Batteries have come a long way in a short amount of time, and they’re more-powerful and longer-lasting than ever. Many devices allow for things like fast or wireless charging as well, and all of this gives the impression that we can venture out without worrying about encountering dead batteries along the way. Unfortunately, as many day-trippers can attest, batteries still drain, and they will most-likely do so at the worst possible time.
I recently bought a couple of new phones, with vastly-improved battery life compared with the models I had before. I also got a couple of wireless chargers as well as fast-charging unit. All of this made it easier to charge devices, but they couldn’t help me when my batteries died, through normal use, in places where I couldn’t plug in to take advantage of them.
I also learned that longer-lasting batteries don’t translate into apps using less power, even with the power management tools I was using on the phones. Consequently, while I got an extra half hour of use, the phones still died, and I wasn’t in a place where I could stop and charge them up.
This misfortune added multiple-layers of annoyances and hassles to what was supposed to be a relaxing day trip, and all of them could have been avoided if I bought a battery pack when I had the chance to do so.
Small Investment, Big Benefits
You can find decent battery packs for as little as $20, and really good ones shouldn’t set you back more than a hundred. They’re not that heavy, they can be stored and transported almost anywhere, and a full charge may be more than you need to replenish batteries on more than one device. Good battery packs will also produce enough power to run the device as it’s charging as well. This is one fundamental accessory that should be in every bug out bag, survival kit, pocket or backpack, and you should never leave home without one.
The trick to finding the right battery pack is to get one that has the same or greater capacity of your device’s battery. This will ensure that it can hold enough energy to fill the biggest battery you have with room to spare. You can also estimate the total battery size of all of your devices combined and find a pack that has that capacity accordingly as well. You may also want to get one that comes with more than one USB port so that you can charge or use multiple devices at once.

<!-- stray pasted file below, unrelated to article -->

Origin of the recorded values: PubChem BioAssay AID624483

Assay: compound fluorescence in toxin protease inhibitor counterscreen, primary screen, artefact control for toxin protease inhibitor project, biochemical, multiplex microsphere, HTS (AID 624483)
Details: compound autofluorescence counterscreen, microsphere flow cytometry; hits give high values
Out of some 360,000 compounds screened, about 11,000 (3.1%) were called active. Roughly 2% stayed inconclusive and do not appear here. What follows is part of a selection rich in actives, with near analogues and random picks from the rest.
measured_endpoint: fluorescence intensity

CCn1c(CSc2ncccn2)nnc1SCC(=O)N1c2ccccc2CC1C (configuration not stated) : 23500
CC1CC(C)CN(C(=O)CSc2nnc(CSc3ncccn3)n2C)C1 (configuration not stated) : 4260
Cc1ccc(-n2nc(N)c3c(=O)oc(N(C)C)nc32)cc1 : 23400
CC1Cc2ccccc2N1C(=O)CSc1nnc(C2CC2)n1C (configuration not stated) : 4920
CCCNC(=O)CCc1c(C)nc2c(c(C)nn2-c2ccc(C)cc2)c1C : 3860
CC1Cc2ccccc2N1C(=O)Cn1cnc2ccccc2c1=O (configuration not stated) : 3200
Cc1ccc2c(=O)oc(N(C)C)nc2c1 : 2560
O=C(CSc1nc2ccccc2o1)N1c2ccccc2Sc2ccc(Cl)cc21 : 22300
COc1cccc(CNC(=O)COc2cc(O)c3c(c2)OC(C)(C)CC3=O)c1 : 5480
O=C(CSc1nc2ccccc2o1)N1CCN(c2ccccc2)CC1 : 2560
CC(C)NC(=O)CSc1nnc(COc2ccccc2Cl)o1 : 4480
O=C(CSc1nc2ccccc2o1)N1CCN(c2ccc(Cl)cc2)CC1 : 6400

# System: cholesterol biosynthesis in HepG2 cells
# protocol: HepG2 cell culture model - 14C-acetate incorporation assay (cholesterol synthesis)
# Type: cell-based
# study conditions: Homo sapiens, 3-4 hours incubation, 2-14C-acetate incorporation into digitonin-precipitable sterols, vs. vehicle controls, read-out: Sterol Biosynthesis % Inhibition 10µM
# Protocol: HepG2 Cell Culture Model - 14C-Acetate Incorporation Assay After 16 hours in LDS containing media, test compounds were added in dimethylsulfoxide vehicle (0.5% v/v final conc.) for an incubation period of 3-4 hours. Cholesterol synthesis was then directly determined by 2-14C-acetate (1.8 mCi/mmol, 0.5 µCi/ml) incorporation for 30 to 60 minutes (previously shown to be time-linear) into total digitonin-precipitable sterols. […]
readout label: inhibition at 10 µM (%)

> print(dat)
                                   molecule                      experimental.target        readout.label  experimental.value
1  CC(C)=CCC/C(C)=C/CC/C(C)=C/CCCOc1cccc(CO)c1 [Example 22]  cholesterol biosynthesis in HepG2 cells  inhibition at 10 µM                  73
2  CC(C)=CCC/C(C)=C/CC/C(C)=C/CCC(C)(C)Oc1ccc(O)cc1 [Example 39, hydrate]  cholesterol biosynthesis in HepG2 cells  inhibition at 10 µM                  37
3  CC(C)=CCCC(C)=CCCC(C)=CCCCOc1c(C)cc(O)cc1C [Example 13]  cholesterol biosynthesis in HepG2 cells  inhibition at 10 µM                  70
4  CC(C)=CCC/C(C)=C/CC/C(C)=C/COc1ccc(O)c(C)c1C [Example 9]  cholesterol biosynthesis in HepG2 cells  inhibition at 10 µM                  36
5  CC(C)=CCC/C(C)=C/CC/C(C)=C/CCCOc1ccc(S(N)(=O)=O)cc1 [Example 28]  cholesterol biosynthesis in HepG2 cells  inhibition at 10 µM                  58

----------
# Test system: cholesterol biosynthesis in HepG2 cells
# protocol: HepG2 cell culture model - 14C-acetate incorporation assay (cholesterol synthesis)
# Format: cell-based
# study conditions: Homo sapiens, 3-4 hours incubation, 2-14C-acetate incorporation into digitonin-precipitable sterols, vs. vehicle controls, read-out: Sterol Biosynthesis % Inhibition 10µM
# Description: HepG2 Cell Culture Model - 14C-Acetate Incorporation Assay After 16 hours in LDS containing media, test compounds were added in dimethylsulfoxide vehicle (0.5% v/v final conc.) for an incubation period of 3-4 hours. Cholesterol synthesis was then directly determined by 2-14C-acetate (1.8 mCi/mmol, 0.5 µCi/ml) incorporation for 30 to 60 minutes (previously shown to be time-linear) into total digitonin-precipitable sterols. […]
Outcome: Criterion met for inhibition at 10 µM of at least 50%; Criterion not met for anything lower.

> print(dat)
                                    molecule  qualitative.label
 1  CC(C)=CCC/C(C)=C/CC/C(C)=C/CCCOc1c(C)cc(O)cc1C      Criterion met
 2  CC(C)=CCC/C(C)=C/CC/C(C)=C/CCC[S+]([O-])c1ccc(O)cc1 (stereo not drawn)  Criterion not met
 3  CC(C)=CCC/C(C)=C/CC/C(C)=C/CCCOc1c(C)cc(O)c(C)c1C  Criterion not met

Charge Before You Go
Make sure that the battery pack is fully-charged before you head out. While you can always charge it on the fly as necessary, the last thing that you want is to be stuck with a dead battery on top of a drained pack. It’s also important to make sure that all of your devices are fully-charged as well. If you run into a problem where the batteries drain on your devices, the battery pack will provide you with a boost, but that boost may only be good for a couple of more hours. Consequently, you want all of the juice that you can get to reduce the chances of having problems as the day progresses.
Keep Usage to a Minimum
Taking pictures, videos, sharing posts on social media, using GPS, and relying on apps while out on the town all require considerable amounts of power. To keep battery usage to a minimum, only use essential functions on the device, and use them sparingly as well. You may also want to delegate picture taking or app-using to one person and one device as a way to conserve power. One thing that I encountered during my recent mishap was that everyone in the group got on their phones to search for the same information, and this caused everyone’s phones to drain. It only takes one person to make calls or look up an address, so everyone getting into a race to see who could solve the problem first ended up costing all of us precious energy.
While drained batteries are more of an annoyance on most trips, they can be far more consequential during an emergency. Get into the habit of curbing use, charging devices, and bringing a battery pack or two in order to have your bases covered. While new battery technology has helped to give users more time on devices, it doesn’t solve the fundamental problem of needing to be connected to a power source in order to recharge, and a good pack can help you to avoid being up the creek without a paddle at the worst possible time.